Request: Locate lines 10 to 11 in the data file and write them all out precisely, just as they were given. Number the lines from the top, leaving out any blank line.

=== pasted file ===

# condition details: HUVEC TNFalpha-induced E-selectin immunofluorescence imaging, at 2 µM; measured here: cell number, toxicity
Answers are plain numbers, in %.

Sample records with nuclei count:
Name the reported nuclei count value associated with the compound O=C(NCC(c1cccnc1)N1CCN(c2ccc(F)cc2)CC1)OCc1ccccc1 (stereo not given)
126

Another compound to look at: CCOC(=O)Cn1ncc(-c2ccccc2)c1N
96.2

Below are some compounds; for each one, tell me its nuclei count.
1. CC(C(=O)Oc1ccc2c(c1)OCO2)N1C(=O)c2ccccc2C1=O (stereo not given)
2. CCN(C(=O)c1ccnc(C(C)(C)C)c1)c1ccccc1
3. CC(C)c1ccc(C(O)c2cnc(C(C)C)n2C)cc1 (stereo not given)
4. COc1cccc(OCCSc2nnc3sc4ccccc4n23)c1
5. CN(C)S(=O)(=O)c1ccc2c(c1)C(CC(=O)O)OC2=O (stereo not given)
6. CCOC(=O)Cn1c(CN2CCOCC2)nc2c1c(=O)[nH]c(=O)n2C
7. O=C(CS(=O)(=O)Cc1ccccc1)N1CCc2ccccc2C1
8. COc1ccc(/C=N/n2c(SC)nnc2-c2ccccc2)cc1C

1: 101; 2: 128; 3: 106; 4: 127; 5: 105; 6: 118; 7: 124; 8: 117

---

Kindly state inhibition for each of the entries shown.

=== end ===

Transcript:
2. CCN(C(=O)c1ccnc(C(C)(C)C)c1)c1ccccc1
3. CC(C)c1ccc(C(O)c2cnc(C(C)C)n2C)cc1 (stereo not given)